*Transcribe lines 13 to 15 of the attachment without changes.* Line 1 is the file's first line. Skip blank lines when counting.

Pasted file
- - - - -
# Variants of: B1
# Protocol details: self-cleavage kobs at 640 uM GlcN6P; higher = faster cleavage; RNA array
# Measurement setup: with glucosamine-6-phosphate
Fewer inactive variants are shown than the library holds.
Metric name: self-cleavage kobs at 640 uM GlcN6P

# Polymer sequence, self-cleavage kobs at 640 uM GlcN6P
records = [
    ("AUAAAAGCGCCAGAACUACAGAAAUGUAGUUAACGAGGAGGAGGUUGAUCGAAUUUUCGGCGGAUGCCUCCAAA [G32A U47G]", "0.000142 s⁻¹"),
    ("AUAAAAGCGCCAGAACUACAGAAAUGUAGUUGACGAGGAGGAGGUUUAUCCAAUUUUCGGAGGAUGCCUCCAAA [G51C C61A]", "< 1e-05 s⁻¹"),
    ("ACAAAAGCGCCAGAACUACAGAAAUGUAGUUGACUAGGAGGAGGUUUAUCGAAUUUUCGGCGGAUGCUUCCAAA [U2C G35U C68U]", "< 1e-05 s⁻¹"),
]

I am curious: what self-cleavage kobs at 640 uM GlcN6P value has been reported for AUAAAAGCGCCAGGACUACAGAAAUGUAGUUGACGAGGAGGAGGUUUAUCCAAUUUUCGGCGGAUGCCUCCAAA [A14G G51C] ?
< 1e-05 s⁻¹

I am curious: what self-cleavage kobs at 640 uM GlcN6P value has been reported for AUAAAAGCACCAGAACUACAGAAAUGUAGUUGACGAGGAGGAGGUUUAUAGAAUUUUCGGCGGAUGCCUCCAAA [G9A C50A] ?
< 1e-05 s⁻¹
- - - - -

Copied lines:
< 1e-05 s⁻¹

I am curious: what self-cleavage kobs at 640 uM GlcN6P value has been reported for AUAAAAGCACCAGAACUACAGAAAUGUAGUUGACGAGGAGGAGGUUUAUAGAAUUUUCGGCGGAUGCCUCCAAA [G9A C50A] ?
< 1e-05 s⁻¹